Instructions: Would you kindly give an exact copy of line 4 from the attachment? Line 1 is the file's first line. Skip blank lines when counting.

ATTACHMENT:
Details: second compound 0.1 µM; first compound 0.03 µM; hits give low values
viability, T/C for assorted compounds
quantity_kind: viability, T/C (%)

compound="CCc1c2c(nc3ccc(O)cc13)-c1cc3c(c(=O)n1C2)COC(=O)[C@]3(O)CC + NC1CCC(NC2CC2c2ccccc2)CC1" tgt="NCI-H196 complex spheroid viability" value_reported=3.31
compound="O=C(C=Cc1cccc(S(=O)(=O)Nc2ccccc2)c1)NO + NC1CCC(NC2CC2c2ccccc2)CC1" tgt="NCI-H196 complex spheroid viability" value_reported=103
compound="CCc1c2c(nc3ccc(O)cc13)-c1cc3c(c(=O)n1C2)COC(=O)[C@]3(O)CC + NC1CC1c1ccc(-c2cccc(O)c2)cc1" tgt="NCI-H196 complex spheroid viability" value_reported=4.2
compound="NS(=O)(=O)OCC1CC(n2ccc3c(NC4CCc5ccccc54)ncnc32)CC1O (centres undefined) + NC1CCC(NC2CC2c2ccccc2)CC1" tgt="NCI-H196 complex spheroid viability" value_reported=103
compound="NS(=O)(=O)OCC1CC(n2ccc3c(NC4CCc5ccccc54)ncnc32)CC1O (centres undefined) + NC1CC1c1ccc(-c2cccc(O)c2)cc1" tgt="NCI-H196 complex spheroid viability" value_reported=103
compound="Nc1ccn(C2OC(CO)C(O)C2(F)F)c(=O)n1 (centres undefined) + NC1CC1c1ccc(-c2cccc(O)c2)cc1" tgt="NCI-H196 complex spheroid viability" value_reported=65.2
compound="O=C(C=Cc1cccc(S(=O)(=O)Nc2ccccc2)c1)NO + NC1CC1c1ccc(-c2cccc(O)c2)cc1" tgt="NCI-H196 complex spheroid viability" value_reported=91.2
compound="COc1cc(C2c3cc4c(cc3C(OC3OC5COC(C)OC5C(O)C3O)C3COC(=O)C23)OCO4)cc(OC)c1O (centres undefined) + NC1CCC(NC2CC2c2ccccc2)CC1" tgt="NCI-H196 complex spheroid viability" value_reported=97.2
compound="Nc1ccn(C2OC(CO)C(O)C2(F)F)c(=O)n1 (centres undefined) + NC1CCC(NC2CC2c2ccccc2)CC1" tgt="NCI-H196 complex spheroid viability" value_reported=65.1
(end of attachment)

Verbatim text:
compound="CCc1c2c(nc3ccc(O)cc13)-c1cc3c(c(=O)n1C2)COC(=O)[C@]3(O)CC + NC1CCC(NC2CC2c2ccccc2)CC1" tgt="NCI-H196 complex spheroid viability" value_reported=3.31